Stress-Inducible Regulation of Heat Shock Factor 1 by the Deacetylase SIRT1

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Science  20 Feb 2009:
Vol. 323, Issue 5917, pp. 1063-1066
DOI: 10.1126/science.1165946

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Heat shock factor 1 (HSF1) is essential for protecting cells from protein-damaging stress associated with misfolded proteins and regulates the insulin-signaling pathway and aging. Here, we show that human HSF1 is inducibly acetylated at a critical residue that negatively regulates DNA binding activity. Activation of the deacetylase and longevity factor SIRT1 prolonged HSF1 binding to the heat shock promoter Hsp70 by maintaining HSF1 in a deacetylated, DNA–binding competent state. Conversely, down-regulation of SIRT1 accelerated the attenuation of the heat shock response (HSR) and release of HSF1 from its cognate promoter elements. These results provide a mechanistic basis for the requirement of HSF1 in the regulation of life span and establish a role for SIRT1 in protein homeostasis and the HSR.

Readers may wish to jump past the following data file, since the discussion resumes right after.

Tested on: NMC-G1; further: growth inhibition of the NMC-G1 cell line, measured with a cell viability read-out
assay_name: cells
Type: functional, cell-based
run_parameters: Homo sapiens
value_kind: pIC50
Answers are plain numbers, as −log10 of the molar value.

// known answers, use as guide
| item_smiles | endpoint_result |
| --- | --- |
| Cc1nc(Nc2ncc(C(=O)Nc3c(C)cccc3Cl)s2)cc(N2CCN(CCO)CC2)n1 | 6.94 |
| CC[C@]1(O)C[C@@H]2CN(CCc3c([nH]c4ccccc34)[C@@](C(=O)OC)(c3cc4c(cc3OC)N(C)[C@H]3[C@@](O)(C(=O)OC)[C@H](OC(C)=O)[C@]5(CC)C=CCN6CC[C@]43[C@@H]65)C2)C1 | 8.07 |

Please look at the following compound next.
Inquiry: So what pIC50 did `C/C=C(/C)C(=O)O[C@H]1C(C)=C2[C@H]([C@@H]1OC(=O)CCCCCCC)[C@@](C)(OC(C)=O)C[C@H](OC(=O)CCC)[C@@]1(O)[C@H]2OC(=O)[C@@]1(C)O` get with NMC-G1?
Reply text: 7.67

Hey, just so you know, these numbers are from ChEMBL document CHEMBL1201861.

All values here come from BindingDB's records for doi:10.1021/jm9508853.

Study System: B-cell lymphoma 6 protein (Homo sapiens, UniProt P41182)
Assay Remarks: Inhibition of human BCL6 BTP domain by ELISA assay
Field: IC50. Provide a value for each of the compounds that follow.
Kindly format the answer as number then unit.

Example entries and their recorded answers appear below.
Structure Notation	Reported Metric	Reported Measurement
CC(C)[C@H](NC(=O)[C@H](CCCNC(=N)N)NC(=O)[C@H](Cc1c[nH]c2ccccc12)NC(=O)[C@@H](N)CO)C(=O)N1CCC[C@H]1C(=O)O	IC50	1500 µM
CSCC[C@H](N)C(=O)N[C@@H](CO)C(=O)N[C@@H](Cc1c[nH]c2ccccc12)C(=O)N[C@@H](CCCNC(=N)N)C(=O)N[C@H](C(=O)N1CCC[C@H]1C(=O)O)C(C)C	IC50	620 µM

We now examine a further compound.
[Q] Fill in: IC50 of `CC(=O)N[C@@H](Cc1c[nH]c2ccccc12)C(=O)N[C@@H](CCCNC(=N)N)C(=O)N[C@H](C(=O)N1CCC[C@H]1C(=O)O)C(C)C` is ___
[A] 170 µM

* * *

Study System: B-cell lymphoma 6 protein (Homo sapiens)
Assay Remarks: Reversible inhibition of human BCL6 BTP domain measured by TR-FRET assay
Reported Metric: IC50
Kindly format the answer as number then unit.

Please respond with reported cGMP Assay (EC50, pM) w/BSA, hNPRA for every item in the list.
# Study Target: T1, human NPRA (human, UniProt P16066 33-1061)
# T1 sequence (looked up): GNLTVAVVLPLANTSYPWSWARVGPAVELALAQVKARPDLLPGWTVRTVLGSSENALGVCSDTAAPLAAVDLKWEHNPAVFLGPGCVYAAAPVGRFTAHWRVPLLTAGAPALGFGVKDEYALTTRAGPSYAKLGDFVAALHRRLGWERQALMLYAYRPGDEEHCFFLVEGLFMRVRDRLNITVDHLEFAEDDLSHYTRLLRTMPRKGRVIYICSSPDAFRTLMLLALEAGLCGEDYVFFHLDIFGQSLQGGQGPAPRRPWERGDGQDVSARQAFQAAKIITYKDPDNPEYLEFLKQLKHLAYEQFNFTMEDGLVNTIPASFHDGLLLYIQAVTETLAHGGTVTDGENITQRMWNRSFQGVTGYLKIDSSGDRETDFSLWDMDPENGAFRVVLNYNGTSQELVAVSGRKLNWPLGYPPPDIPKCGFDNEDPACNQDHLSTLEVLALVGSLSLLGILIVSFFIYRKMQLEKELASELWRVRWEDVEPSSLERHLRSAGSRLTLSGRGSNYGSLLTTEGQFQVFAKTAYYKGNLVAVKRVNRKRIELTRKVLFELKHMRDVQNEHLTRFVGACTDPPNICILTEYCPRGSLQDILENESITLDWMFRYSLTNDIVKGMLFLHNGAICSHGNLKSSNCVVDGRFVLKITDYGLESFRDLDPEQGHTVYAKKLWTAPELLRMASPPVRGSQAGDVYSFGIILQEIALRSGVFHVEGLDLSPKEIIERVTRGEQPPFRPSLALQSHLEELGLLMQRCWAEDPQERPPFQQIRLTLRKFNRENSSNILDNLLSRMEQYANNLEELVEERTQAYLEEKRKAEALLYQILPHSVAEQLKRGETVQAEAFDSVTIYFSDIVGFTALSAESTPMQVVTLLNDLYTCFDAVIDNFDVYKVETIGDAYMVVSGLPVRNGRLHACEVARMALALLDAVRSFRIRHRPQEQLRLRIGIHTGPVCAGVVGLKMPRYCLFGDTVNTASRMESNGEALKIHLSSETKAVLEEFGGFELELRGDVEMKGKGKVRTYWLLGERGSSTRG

Transient activation of heat shock factor 1 (HSF1) by diverse environmental and physiological stress is a multistep process that involves constitutive expression of an inert HSF1 monomer, conversion of the monomer to a DNA–binding competent trimer, increased phosphorylation of HSF1 at serine residues, enhanced transcription, and attenuation of HSF1 DNA binding and transcriptional activity (1). HSF1 activates the transcription of a large number of genes that regulate protein homeostasis including the molecular chaperones heat shock proteins 70 and 90 (Hsp70 and Hsp90, respectively). These chaperones associate with HSF1 to initiate a negative-feedback loop and to inhibit HSF1 transcriptional activity (2). However, HSF1 is not released from its target promoter sites (3); this suggests that additional mechanisms must exist to complete the HSF1 cycle.